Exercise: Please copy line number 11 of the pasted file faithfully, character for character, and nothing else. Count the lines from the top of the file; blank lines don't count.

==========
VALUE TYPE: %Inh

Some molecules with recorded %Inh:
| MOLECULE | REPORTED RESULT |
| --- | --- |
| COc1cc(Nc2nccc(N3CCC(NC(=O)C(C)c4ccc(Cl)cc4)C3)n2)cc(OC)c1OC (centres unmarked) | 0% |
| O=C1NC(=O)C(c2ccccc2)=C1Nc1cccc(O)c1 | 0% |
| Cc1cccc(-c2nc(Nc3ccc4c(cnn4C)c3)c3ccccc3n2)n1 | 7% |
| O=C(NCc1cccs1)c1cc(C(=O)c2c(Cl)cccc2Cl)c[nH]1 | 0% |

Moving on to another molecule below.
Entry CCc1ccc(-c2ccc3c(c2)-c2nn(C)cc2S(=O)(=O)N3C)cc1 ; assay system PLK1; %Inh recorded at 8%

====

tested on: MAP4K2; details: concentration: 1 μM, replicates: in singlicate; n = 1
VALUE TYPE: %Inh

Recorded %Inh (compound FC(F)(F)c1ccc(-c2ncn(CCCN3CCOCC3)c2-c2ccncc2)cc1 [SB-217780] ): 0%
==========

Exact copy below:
====